What is AI Governance? Simplified for Everyone


AI’s ability to increase productivity and creativity has revolutionized a wide range of industries. However, effective governance is required as AI systems become more and more integrated into daily life. AI governance refers to the frameworks, rules, and policies that regulate the creation and responsible use of AI technologies. This guide will look at what is AI governance, why it’s important, and how it’s being used in different industries.

AI Governance | Definition

The term artificial intelligence (AI) governance refers to the rules that ensure AI systems and tools are and will remain morally and safely sound. It develops frameworks, guidelines, and standards to guide AI research, development, and application, ensuring safety, justice, and the preservation of human rights.

Why is AI governance important?

When machine learning algorithms are used for decision-making, AI governance becomes imperative. Biases in machine learning, especially when it comes to racial profiling, can lead to the incorrect identification of basic user data. This may lead to unfair denials of loans and healthcare to certain people, as well as deceiving law enforcement into believing certain people are criminal suspects. The best course of action in situations where AI-based decisions may be unfair or violate human rights is determined by AI governance.

Concerns about AI ethics, transparency, and compliance with other laws, such as the General Data Protection Regulation, have been raised by the industries’ rapid adoption of AI tools, systems, and technologies. If artificial intelligence (AI) systems are not properly governed, they have the potential to make biased decisions, violate privacy, and mishandle data. AI governance aims to protect users’ rights and prevent harm while encouraging the beneficial use of AI technologies.

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AI Governance Pillars

  • Innovation: supporting initiatives in science and business to maximize the advantages of artificial intelligence.
  • Trustworthy AI: ensuring transparency in AI and avoiding violations of data privacy, the rule of law, or civil liberties.
  • Educating and training: promoting the application of AI to increase access to and opportunities for new sectors of the economy, fields of study, and jobs.
  • Infrastructure: concentrating on increasing the availability of models, data, computational infrastructure, and other infrastructure components.
  • Applications: increasing the use of AI in both public and private industries, such as healthcare, education, and transportation.
  • International cooperation: encouraging global cooperation and alliances based on analytical research, multistakeholder involvement, and evidence-based strategies.

Examples of AI governance

  • The General Data Protection Regulation (GDPR): An illustration of AI governance, especially about privacy and the protection of personal data. While many of the GDPR’s provisions are extremely relevant to AI systems, particularly those that process the personal data of individuals within the European Union, the regulation is not solely focused on AI.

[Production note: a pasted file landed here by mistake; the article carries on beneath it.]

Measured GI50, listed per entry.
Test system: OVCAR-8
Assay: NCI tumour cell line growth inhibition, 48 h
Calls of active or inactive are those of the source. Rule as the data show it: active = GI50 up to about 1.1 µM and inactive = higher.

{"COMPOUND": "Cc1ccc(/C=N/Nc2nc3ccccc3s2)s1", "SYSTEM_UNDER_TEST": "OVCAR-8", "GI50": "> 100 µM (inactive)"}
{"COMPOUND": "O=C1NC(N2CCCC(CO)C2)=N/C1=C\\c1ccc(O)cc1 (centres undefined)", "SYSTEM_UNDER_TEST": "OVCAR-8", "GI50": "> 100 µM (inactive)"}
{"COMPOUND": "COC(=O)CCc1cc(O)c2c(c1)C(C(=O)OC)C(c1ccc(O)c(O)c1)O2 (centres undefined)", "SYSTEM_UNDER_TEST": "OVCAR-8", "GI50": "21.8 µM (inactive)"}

• The Organization for Economic Co-operation and Development (OECD): The AI Principles, which have been embraced by more than 40 nations, place a strong emphasis on the ethical management of reliable AI, including accountability, justice, and transparency in AI systems.
  • Corporate AI Ethics Boards: To ensure that AI initiatives are in line with ethical standards and societal values, many businesses have set up ethics boards or committees. To make sure that new AI services and products adhere to IBM’s AI principles, the company, for instance, has established an AI Ethics Council. These boards frequently consist of cross-functional groups with backgrounds in technology, law, and policy.
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What is AI model governance?

  • Model ownership: Teams of individuals typically work on a model during the AI development process. Monitoring the work that each team member completes is essential for guaranteeing model success, enhancing teamwork, and averting problems like needless duplications.
  • Rules and regulations: By putting a set of rules into place, model development processes like data quality, feature engineering, and documentation are made error-free and comply with legal and regulatory requirements that reduce the risks associated with artificial intelligence.
  • Data quality: To guarantee the security and quality of training data sets used to train AI models, standards must be in place. For the model to learn from the data and generate the intended results, the data must be impartial and accurate.
  • Continuous monitoring: A model needs to be closely watched to make sure it is operating as intended once it enters the postproduction stage. Model governance guarantees that procedures are in place for a model’s ongoing training and necessary monitoring.


What is AI governance, makes sure that technology is created and used ethically, upholding human rights, safety, and justice. It addresses issues like bias, privacy, and data misuse and provides frameworks, standards, and guidelines for supervising AI systems. To promote ethical AI use globally, key pillars include innovation, reliable AI, education, infrastructure, applications, and international cooperation.

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